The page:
Friday, September 25, 2020
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The Villages

Coach Mo ready to take his pickleball show on the road

Coach Mo makes a point.
Coach Mo makes a point.

Richard Movsessian came to Bonnybrook about a decade ago as a tennis player with sore knees. Today he is known as Coach Mo, the King of Villages pickleball.

And now he’s going national.
Coach Mo, 73, holds clinics here twice a week: Mondays, 3 p.m. at Pimlico Recreation Center and Thursdays, 3 p.m. at Big Cypress Recreation Center. He has been teaching here for years and has also sold thousands of copies of his instructional DVD.

You can see a video clip of Coach Mo at the link below:

https://www.facebook.com/TheVillagesNews?ref=hl 

Now the Coach is taking his pickleball act on the road. He and his assistant, Matty Klein, have either done or scheduled clinics in Michigan, North and South Carolina, Maryland, Delaware and New York, as well as throughout Florida.
“I just love teaching,” said Coach Mo, a retired physical education teacher and tennis and hockey coach from Lunenburg, Mass. “It just makes me feel good when I see players improve.”
One of the most dramatic improvements came with Matty Klein, who extolls the pickleball virtues of his mentor.

Coach Mo and his students.
Coach Mo and his students.

“I played for years and I wasn’t even close to my potential until I worked with Coach Mo,” said Klein, one of the top pickleball players in Central Florida. “He’s a kind, giving person and a wonderful teacher. He has the most passion for the game I’ve ever seen. And he cares about people.”

People like Kathryn and John Van Cedar from Toronto. They like to vacation in The Villages and happened to attend one of Coach Mo’s clinics. Now they’re hooked on the game. The couple recently drove here from Toronto to spend a couple of weeks in Coach Mo’s pickleball court classroom.
“I’m not an athlete but I’ve learned a lot from Coach Mo,” Kathryn said. “He teaches you the finer points of the game and you don’t have to be an athlete to understand what he’s saying.
“I love pickleball. It’s social, fun and the whole family can play. I want to play it right and that’s why I listen to Coach Mo.”
So does her husband, John, who worked as a teacher.
“Coach Mo is able to break things down and explain them in a way anyone can understand,” he said. “He taught me the ‘soft’ game, which means you don’t have to hit the ball hard to win in pickleball. It doesn’t matter if you’re a beginner or an experienced player; a guy like Coach Mo can make a difference in the way you play.”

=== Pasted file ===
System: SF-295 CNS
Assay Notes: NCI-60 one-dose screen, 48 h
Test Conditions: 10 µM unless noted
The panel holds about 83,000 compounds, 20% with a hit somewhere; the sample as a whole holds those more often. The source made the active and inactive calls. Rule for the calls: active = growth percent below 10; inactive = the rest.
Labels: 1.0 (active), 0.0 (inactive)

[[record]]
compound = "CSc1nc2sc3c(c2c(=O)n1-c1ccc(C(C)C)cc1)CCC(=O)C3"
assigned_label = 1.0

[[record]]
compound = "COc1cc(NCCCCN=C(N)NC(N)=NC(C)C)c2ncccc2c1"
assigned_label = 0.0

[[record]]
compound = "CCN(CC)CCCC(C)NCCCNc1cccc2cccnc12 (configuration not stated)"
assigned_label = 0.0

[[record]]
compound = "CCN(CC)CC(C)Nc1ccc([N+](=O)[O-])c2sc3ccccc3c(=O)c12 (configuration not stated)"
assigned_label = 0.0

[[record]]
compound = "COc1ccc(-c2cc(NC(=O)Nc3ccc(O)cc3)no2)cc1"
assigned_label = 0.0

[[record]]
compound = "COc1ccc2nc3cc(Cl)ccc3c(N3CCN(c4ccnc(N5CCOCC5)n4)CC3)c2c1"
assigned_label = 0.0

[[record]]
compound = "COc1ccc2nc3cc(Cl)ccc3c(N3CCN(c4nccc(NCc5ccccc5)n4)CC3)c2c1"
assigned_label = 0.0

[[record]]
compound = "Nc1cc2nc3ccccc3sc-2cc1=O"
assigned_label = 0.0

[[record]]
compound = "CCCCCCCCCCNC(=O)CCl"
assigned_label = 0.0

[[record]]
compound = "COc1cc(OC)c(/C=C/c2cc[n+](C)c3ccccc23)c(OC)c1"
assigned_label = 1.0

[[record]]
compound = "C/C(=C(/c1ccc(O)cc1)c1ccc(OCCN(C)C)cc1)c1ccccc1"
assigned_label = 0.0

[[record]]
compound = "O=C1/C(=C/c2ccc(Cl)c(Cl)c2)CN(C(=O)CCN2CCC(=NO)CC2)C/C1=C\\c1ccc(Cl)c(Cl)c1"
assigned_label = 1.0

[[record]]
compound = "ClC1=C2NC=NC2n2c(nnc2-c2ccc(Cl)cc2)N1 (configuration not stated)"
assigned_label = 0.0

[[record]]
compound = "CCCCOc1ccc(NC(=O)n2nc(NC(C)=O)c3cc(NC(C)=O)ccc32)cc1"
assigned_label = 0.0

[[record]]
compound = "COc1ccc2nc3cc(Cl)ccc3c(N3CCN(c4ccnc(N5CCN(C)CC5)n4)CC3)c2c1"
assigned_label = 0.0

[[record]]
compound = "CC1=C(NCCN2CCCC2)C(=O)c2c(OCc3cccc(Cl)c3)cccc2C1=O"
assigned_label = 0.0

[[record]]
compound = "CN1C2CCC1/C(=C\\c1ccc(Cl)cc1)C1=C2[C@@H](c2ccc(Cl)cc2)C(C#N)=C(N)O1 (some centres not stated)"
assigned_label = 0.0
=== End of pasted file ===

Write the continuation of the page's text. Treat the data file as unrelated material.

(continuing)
Matty Klein in action.
Matty Klein in action.

“We want Coach Mo to come to Buffalo,” said ardent pickleball player, Mo disciple and Villages snowbird Ron San George. He recently held a pickleball party with Coach Mo giving tips to about 20 Buffalonians. “They loved it,” San George said.
Liz Lehmann lives in Duval and has been playing about a year.
“I met a couple of people who played pickleball, so I started playing,” she said. “Coach Mo is fabulous. He teaches you strategy and gives you confidence.”
Bob Clough of Winifred also appreciates the lessons.
“Not everybody who plays pickleball can teach the game,” he said. “Coach Mo can. He tells you the basic fundaments and explains what they are all about.”
It’s all part of the job for the Coach. He lives with his wife, Jeanne, and they have two grown children, Debra and Richard. Coach said his wife, “plays pickleball but she just plays for fun.”

Coach Mo's pickleball class picture.
Coach Mo’s pickleball class picture.

One of the biggest problems tennis players have when moving to pickleball is trying to hit the ball too hard. “Most new players want to crush the ball,” he said. “This isn’t a game about power. This is like a chess game. You want to be patient; hit to the middle and dink the ball.”
Translation: take it easy and use your brain instead of your muscles.
During the clinic, Coach Mo held court in a calm voice with a touch of a New England accent. He seemed like a big, cuddly, pickleball teddybear who wore an oversized bright red sweatshirt, black gym shorts and a white cap. Coach Mo moves with grace and style on the court, always anticipating an opponent’s next shot. He is patient with his students and invites questions and offers advice. He stressed trying to keep the ball in the middle of the court and to aim at an opponent’s left foot. And hit it easy.
“The idea of the dink (soft shot) is to keep it alive,” he said, while hitting the ball back and forth with Klein in a demonstration. “You frustrate your opponent when you keep it alive. I remember on point, I had 31 hits. I won the point and that was the turning point of the match.”
If player is still determined to slam the ball, “be patient, keep dinking and wait for one you can put away,” the Coach said.
He suggests a wise use of time.
“Hey, when you’re young you can practice three hours a day,” he tells his Villages students. “I don’t have that kind of time anymore; I just want to hit the darn ball.”
Klein is muscular, youthful and athletic. He can soar in the air to hit a ball. “My feet haven’t left the ground in 20 years,” Mo cracked.
Pickleball is one of the hottest sports in The Villages. Coach Mo, who has a Web site at PickleballCoach.com, estimates there are close to 10,000 players and about 150 courts, with new ones being built all the time.
“It’s getting more popular,” Coach Mo said. “Older people can play; it’s quick to learn and it’s a lot fun. I just want people to play the right way. As long as they want to learn, I’m ready to teach.”

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